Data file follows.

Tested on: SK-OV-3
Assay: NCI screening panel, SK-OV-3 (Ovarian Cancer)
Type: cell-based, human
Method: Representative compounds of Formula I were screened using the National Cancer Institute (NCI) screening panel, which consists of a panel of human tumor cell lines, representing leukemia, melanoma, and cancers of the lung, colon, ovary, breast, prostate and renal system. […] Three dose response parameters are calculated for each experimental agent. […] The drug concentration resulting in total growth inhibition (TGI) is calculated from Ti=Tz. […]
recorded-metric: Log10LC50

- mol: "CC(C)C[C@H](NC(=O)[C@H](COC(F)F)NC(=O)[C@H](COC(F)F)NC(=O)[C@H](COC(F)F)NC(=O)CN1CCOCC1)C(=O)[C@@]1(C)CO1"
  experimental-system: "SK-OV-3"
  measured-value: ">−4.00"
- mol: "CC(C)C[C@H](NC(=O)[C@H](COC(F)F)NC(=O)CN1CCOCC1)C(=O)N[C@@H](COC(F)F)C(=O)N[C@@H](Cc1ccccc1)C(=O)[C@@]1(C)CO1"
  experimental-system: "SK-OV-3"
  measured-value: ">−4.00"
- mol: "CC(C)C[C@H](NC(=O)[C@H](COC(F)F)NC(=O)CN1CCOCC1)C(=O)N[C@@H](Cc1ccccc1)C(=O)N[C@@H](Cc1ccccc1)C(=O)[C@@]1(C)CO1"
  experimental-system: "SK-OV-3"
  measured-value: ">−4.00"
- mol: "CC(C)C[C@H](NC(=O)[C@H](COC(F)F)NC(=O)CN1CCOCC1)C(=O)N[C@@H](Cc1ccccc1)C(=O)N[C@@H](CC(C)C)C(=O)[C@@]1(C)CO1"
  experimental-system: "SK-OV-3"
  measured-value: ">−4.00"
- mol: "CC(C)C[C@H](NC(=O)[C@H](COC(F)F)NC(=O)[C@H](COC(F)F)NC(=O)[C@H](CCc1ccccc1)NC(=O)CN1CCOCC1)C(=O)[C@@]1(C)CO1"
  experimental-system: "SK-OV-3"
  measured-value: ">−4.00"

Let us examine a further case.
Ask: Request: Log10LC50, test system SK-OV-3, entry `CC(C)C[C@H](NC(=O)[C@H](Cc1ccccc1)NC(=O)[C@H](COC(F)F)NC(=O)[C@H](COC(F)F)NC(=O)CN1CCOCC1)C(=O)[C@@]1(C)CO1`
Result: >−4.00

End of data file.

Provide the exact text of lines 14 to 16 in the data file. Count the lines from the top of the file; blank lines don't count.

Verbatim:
  measured-value: ">−4.00"
- mol: "CC(C)C[C@H](NC(=O)[C@H](COC(F)F)NC(=O)CN1CCOCC1)C(=O)N[C@@H](Cc1ccccc1)C(=O)N[C@@H](CC(C)C)C(=O)[C@@]1(C)CO1"
  experimental-system: "SK-OV-3"